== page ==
"The quilt which won "Best of Show" created the most buzz. Most everyone was wondering "WHY?" In fact, the woman at the desk pointed us, and a number of other visitors to the book where the judges had written a statement as to why. Certainly, they would have had a hard time to my mind to chose a "best of show", but the judges said that Anne Smith's "Calon Lan" was a shoe in because they kept on returning to it. They marked it's simplicity and directness."
Best of Show, Quilt National 2009: Calon Lân by Anne Smith
Judges' Statement written by Sue Benner
The image lit up the screen, the HD TV screen. A lyrical interplay of white and red, the quilt by artist Anne Smith, Calon Lân, sang out clear and true. All three of us, Quilt National 2009 jurors Katie Pasquini-Masopust, Ned Wert, and I, came back to this work, time after time with new appreciation for its captivating beauty.
At the time of jurying, we had no knowledge of the title’s significance, no artist’s statement to read, only the digital slide, a detail, and a description of the materials and techniques used.
This work called us back, and we explored the richness of the red and the purity of the white. The quilt was a quilt—hand-stitched, assembled fabric, and the quilt was art.
Now, after having the experience of seeing this work in person at Quilt National and reading the artist’s statement, I have another level of appreciation for Calon Lân.
I see this quilt as truthful, in its materials and its meaning.
The color palette is limited but used expansively. Smith blends shades and tints of red, white, with a bit of yellow and a hint of aqua.
The fabrics are recycled, almost humble, and are masterfully placed. At the bottom edge there are drips of paint or dye, which made me re-examine the rest of the work for these subtle adjustments. The hand stitching and embroidery act as drawing lines and serve to “mend” the work at the same time.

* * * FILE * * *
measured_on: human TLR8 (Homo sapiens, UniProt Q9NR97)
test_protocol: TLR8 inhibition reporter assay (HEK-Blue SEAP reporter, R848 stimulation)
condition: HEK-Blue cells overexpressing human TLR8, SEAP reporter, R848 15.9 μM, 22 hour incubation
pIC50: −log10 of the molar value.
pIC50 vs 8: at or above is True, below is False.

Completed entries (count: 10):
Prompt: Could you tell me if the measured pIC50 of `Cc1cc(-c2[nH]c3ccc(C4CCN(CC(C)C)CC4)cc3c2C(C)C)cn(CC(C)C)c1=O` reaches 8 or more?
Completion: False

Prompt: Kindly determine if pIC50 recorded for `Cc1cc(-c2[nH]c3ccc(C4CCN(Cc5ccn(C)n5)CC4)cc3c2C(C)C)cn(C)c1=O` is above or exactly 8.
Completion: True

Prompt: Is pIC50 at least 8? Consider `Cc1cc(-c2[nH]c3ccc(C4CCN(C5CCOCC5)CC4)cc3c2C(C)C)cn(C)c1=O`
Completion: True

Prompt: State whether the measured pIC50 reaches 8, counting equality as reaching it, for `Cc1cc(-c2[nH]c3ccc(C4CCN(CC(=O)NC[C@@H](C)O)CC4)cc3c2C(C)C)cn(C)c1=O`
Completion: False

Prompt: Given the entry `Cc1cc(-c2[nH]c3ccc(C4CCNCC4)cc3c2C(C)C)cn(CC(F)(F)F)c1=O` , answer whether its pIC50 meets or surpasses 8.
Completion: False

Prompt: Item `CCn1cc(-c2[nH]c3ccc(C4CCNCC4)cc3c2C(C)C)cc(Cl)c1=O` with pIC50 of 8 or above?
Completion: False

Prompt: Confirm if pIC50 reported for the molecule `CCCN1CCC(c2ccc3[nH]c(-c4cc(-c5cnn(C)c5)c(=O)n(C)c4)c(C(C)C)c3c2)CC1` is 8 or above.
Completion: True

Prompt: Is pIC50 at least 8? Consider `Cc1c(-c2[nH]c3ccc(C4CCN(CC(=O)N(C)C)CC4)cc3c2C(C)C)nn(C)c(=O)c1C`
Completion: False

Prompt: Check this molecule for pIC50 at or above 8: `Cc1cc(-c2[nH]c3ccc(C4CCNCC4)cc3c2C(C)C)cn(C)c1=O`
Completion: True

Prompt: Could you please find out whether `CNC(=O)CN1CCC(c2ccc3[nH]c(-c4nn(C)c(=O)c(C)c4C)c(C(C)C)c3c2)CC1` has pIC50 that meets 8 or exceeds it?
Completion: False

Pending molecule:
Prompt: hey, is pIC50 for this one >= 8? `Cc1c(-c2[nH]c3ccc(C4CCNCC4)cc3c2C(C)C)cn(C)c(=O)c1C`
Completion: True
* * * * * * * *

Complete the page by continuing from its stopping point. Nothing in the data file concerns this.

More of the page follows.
The composition is curious, almost unlikely. It is a dance of shapes with the right side being mostly red, the left predominantly white or light in value. A large central rounded red shape is of importance. Red is a loaded color--red is power, red is courage, blood is red. Delicate scallops of red are drawn in the light areas with a lovely tenderness. The white areas read as light shining through the image, pure, dazzling light. Delicate tints of pink and coral soften the weight of the deep red.
The image is ambiguous: is this a heart, or a flower or something completely different? As I start to make sense of it all, the image coalesces, and then disintegrates—a modern abstraction.
It is almost a cliché in our medium to say, the image is “painted with fabric.” But I think it is worth saying here. The use of the fabrics has all the subtleties of blended paint, yet I never forget that it is fabric, layered, assembled, and stitched. Old-fashioned and modern: fabric as fabric, fabric as paint.
Anne Smith says of her quilt:
“The old Welsh hymn ‘Calon Lân’ sings of a pure heart. This quilt is a celebration of contented times, everyday blessings, and simple gifts.”
So now, thanks to Wikipedia, here are the translated words of Calon Lân.
I don't ask for a luxurious life, the world's gold or its fine pearls,
I ask for a happy heart, an honest heart, a pure heart.
If I wished for worldly wealth, it would swiftly go to seed;
The riches of a virtuous, pure heart, Will bear eternal profit.